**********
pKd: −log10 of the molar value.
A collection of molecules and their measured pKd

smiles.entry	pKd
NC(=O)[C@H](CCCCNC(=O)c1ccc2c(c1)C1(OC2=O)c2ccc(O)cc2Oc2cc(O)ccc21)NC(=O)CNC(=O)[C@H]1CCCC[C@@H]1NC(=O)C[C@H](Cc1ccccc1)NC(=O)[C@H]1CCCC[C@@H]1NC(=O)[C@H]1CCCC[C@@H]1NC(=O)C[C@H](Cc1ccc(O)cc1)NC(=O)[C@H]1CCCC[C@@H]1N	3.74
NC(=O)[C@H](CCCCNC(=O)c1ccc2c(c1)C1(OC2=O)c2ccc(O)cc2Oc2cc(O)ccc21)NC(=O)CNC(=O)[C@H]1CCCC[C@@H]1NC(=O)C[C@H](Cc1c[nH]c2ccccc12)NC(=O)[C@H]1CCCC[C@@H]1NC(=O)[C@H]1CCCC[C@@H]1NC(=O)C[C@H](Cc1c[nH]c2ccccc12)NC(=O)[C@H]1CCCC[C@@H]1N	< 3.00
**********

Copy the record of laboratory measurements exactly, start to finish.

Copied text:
pKd: −log10 of the molar value.
A collection of molecules and their measured pKd

smiles.entry	pKd
NC(=O)[C@H](CCCCNC(=O)c1ccc2c(c1)C1(OC2=O)c2ccc(O)cc2Oc2cc(O)ccc21)NC(=O)CNC(=O)[C@H]1CCCC[C@@H]1NC(=O)C[C@H](Cc1ccccc1)NC(=O)[C@H]1CCCC[C@@H]1NC(=O)[C@H]1CCCC[C@@H]1NC(=O)C[C@H](Cc1ccc(O)cc1)NC(=O)[C@H]1CCCC[C@@H]1N	3.74
NC(=O)[C@H](CCCCNC(=O)c1ccc2c(c1)C1(OC2=O)c2ccc(O)cc2Oc2cc(O)ccc21)NC(=O)CNC(=O)[C@H]1CCCC[C@@H]1NC(=O)C[C@H](Cc1c[nH]c2ccccc12)NC(=O)[C@H]1CCCC[C@@H]1NC(=O)[C@H]1CCCC[C@@H]1NC(=O)C[C@H](Cc1c[nH]c2ccccc12)NC(=O)[C@H]1CCCC[C@@H]1N	< 3.00